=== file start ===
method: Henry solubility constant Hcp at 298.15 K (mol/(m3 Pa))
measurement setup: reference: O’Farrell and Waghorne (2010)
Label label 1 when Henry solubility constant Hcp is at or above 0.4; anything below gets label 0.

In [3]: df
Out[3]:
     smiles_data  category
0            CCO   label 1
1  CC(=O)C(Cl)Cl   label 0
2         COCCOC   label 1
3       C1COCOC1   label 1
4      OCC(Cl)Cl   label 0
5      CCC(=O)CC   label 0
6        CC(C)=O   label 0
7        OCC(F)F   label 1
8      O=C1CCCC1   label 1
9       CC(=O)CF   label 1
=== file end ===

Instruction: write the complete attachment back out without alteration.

method: Henry solubility constant Hcp at 298.15 K (mol/(m3 Pa))
measurement setup: reference: O’Farrell and Waghorne (2010)
Label label 1 when Henry solubility constant Hcp is at or above 0.4; anything below gets label 0.

In [3]: df
Out[3]:
     smiles_data  category
0            CCO   label 1
1  CC(=O)C(Cl)Cl   label 0
2         COCCOC   label 1
3       C1COCOC1   label 1
4      OCC(Cl)Cl   label 0
5      CCC(=O)CC   label 0
6        CC(C)=O   label 0
7        OCC(F)F   label 1
8      O=C1CCCC1   label 1
9       CC(=O)CF   label 1